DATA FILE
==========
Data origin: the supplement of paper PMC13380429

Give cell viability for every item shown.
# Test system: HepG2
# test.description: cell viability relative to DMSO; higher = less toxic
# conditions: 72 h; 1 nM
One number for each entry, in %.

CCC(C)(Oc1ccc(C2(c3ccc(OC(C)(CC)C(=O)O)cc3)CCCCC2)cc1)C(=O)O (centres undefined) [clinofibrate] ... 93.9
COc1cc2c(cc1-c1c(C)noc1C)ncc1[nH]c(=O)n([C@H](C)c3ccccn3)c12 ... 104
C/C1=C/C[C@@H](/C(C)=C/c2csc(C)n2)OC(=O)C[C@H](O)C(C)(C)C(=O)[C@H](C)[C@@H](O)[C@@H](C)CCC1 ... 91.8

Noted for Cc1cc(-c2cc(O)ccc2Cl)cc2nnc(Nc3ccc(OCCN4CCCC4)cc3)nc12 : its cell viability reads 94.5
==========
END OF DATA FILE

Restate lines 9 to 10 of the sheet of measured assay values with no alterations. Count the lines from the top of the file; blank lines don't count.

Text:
C/C1=C/C[C@@H](/C(C)=C/c2csc(C)n2)OC(=O)C[C@H](O)C(C)(C)C(=O)[C@H](C)[C@@H](O)[C@@H](C)CCC1 ... 91.8

Noted for Cc1cc(-c2cc(O)ccc2Cl)cc2nnc(Nc3ccc(OCCN4CCCC4)cc3)nc12 : its cell viability reads 94.5